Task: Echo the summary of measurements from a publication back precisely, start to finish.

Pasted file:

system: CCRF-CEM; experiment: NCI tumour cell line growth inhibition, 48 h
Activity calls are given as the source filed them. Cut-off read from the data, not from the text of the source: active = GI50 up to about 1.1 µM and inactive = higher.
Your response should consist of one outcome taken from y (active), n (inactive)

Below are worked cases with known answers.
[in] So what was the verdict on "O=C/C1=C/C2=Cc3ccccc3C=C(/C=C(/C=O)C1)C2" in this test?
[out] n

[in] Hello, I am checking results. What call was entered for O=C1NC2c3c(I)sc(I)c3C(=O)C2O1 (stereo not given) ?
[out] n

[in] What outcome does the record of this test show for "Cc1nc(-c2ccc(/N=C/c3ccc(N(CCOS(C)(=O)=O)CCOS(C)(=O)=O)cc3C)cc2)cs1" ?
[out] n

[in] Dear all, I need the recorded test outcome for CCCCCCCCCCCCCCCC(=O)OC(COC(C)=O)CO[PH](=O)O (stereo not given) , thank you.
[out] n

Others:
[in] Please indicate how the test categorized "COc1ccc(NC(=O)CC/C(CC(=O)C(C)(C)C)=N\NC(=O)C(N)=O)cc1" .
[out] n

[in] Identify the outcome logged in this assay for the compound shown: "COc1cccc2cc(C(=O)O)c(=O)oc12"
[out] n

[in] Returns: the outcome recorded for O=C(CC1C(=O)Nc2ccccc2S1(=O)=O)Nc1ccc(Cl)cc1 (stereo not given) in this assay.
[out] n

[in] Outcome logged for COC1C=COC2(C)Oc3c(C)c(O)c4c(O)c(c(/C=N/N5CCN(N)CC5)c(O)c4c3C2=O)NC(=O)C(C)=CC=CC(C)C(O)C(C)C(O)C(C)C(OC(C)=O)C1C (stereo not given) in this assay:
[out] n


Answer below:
system: CCRF-CEM; experiment: NCI tumour cell line growth inhibition, 48 h
Activity calls are given as the source filed them. Cut-off read from the data, not from the text of the source: active = GI50 up to about 1.1 µM and inactive = higher.
Your response should consist of one outcome taken from y (active), n (inactive)

Below are worked cases with known answers.
[in] So what was the verdict on "O=C/C1=C/C2=Cc3ccccc3C=C(/C=C(/C=O)C1)C2" in this test?
[out] n

[in] Hello, I am checking results. What call was entered for O=C1NC2c3c(I)sc(I)c3C(=O)C2O1 (stereo not given) ?
[out] n

[in] What outcome does the record of this test show for "Cc1nc(-c2ccc(/N=C/c3ccc(N(CCOS(C)(=O)=O)CCOS(C)(=O)=O)cc3C)cc2)cs1" ?
[out] n

[in] Dear all, I need the recorded test outcome for CCCCCCCCCCCCCCCC(=O)OC(COC(C)=O)CO[PH](=O)O (stereo not given) , thank you.
[out] n

Others:
[in] Please indicate how the test categorized "COc1ccc(NC(=O)CC/C(CC(=O)C(C)(C)C)=N\NC(=O)C(N)=O)cc1" .
[out] n

[in] Identify the outcome logged in this assay for the compound shown: "COc1cccc2cc(C(=O)O)c(=O)oc12"
[out] n

[in] Returns: the outcome recorded for O=C(CC1C(=O)Nc2ccccc2S1(=O)=O)Nc1ccc(Cl)cc1 (stereo not given) in this assay.
[out] n

[in] Outcome logged for COC1C=COC2(C)Oc3c(C)c(O)c4c(O)c(c(/C=N/N5CCN(N)CC5)c(O)c4c3C2=O)NC(=O)C(C)=CC=CC(C)C(O)C(C)C(O)C(C)C(OC(C)=O)C1C (stereo not given) in this assay:
[out] n